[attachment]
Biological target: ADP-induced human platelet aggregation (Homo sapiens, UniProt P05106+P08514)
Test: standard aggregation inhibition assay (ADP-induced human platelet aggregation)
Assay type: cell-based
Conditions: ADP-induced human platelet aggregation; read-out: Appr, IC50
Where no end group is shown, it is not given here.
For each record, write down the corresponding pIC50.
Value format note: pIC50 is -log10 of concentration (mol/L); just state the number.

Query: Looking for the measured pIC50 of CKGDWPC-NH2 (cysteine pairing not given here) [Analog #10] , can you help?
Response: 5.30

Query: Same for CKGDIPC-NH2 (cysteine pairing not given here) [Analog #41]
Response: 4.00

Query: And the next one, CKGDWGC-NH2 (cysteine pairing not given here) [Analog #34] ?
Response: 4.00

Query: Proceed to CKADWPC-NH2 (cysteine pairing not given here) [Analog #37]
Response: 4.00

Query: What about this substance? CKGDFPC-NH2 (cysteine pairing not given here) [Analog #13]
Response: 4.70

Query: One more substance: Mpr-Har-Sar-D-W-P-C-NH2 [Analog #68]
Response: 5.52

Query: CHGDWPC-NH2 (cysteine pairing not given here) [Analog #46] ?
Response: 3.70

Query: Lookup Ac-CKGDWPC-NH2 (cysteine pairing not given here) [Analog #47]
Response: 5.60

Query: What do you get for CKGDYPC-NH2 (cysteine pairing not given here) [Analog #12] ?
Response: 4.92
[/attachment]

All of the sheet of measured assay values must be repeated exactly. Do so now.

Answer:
Biological target: ADP-induced human platelet aggregation (Homo sapiens, UniProt P05106+P08514)
Test: standard aggregation inhibition assay (ADP-induced human platelet aggregation)
Assay type: cell-based
Conditions: ADP-induced human platelet aggregation; read-out: Appr, IC50
Where no end group is shown, it is not given here.
For each record, write down the corresponding pIC50.
Value format note: pIC50 is -log10 of concentration (mol/L); just state the number.

Query: Looking for the measured pIC50 of CKGDWPC-NH2 (cysteine pairing not given here) [Analog #10] , can you help?
Response: 5.30

Query: Same for CKGDIPC-NH2 (cysteine pairing not given here) [Analog #41]
Response: 4.00

Query: And the next one, CKGDWGC-NH2 (cysteine pairing not given here) [Analog #34] ?
Response: 4.00

Query: Proceed to CKADWPC-NH2 (cysteine pairing not given here) [Analog #37]
Response: 4.00

Query: What about this substance? CKGDFPC-NH2 (cysteine pairing not given here) [Analog #13]
Response: 4.70

Query: One more substance: Mpr-Har-Sar-D-W-P-C-NH2 [Analog #68]
Response: 5.52

Query: CHGDWPC-NH2 (cysteine pairing not given here) [Analog #46] ?
Response: 3.70

Query: Lookup Ac-CKGDWPC-NH2 (cysteine pairing not given here) [Analog #47]
Response: 5.60

Query: What do you get for CKGDYPC-NH2 (cysteine pairing not given here) [Analog #12] ?
Response: 4.92